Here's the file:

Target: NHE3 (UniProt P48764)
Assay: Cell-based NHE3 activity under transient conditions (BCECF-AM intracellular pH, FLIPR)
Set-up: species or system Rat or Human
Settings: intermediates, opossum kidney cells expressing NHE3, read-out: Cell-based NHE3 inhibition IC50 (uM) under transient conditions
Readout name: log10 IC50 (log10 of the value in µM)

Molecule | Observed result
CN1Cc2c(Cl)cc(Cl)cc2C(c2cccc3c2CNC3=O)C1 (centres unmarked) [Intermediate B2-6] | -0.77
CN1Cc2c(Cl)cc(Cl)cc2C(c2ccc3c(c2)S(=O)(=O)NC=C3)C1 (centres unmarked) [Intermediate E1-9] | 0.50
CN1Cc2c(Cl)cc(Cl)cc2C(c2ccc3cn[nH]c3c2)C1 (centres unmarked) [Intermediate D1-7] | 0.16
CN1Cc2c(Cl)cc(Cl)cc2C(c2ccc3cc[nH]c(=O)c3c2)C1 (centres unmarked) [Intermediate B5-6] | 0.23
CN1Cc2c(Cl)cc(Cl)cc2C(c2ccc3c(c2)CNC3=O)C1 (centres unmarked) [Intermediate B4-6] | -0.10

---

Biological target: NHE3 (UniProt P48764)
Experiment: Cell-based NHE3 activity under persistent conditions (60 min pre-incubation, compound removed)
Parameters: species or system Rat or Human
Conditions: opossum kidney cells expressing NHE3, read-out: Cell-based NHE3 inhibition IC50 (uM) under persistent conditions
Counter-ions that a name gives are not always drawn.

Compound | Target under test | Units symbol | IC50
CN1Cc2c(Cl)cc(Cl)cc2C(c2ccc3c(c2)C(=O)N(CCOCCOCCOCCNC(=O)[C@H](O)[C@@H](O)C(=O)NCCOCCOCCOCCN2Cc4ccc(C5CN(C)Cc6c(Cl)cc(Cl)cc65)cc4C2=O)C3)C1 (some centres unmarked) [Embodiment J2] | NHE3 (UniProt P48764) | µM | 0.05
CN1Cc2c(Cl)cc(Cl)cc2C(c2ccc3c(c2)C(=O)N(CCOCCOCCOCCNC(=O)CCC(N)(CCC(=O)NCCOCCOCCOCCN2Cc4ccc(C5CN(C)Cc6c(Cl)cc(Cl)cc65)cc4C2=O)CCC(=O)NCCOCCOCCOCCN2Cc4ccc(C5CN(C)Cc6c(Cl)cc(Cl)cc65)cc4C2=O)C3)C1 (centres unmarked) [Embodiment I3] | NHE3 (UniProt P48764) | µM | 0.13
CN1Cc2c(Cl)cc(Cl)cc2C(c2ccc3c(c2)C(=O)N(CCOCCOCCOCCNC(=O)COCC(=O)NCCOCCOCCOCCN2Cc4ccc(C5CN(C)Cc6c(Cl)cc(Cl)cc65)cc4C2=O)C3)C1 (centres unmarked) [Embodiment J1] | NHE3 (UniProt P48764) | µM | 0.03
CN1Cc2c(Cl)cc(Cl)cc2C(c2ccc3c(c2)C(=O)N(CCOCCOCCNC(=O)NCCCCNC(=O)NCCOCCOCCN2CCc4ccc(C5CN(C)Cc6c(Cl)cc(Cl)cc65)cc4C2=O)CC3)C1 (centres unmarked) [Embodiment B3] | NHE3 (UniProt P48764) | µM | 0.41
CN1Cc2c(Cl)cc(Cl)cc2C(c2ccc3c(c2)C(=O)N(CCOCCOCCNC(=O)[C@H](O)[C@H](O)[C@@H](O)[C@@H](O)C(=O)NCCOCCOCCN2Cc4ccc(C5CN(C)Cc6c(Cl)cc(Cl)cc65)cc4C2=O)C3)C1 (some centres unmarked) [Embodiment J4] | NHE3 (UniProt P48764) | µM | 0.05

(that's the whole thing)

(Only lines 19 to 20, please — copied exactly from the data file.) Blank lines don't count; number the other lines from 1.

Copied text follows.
CN1Cc2c(Cl)cc(Cl)cc2C(c2ccc3c(c2)C(=O)N(CCOCCOCCOCCNC(=O)[C@H](O)[C@@H](O)C(=O)NCCOCCOCCOCCN2Cc4ccc(C5CN(C)Cc6c(Cl)cc(Cl)cc65)cc4C2=O)C3)C1 (some centres unmarked) [Embodiment J2] | NHE3 (UniProt P48764) | µM | 0.05
CN1Cc2c(Cl)cc(Cl)cc2C(c2ccc3c(c2)C(=O)N(CCOCCOCCOCCNC(=O)CCC(N)(CCC(=O)NCCOCCOCCOCCN2Cc4ccc(C5CN(C)Cc6c(Cl)cc(Cl)cc65)cc4C2=O)CCC(=O)NCCOCCOCCOCCN2Cc4ccc(C5CN(C)Cc6c(Cl)cc(Cl)cc65)cc4C2=O)C3)C1 (centres unmarked) [Embodiment I3] | NHE3 (UniProt P48764) | µM | 0.13